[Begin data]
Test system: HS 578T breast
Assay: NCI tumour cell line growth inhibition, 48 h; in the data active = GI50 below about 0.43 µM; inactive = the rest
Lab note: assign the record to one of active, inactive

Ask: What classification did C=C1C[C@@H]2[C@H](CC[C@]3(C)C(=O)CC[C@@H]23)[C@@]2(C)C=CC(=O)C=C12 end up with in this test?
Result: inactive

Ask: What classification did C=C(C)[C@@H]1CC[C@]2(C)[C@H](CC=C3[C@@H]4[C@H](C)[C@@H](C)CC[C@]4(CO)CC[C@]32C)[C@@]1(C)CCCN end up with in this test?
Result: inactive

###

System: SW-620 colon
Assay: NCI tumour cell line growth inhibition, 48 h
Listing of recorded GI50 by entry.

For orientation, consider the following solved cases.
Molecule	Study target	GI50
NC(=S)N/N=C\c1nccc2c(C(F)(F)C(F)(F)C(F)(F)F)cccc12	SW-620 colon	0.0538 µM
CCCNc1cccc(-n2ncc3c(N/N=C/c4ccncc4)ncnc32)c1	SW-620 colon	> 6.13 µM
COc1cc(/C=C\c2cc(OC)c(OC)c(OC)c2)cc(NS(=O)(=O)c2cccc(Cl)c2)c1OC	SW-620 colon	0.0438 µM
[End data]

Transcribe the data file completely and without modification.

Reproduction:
Test system: HS 578T breast
Assay: NCI tumour cell line growth inhibition, 48 h; in the data active = GI50 below about 0.43 µM; inactive = the rest
Lab note: assign the record to one of active, inactive

Ask: What classification did C=C1C[C@@H]2[C@H](CC[C@]3(C)C(=O)CC[C@@H]23)[C@@]2(C)C=CC(=O)C=C12 end up with in this test?
Result: inactive

Ask: What classification did C=C(C)[C@@H]1CC[C@]2(C)[C@H](CC=C3[C@@H]4[C@H](C)[C@@H](C)CC[C@]4(CO)CC[C@]32C)[C@@]1(C)CCCN end up with in this test?
Result: inactive

###

System: SW-620 colon
Assay: NCI tumour cell line growth inhibition, 48 h
Listing of recorded GI50 by entry.

For orientation, consider the following solved cases.
Molecule	Study target	GI50
NC(=S)N/N=C\c1nccc2c(C(F)(F)C(F)(F)C(F)(F)F)cccc12	SW-620 colon	0.0538 µM
CCCNc1cccc(-n2ncc3c(N/N=C/c4ccncc4)ncnc32)c1	SW-620 colon	> 6.13 µM
COc1cc(/C=C\c2cc(OC)c(OC)c(OC)c2)cc(NS(=O)(=O)c2cccc(Cl)c2)c1OC	SW-620 colon	0.0438 µM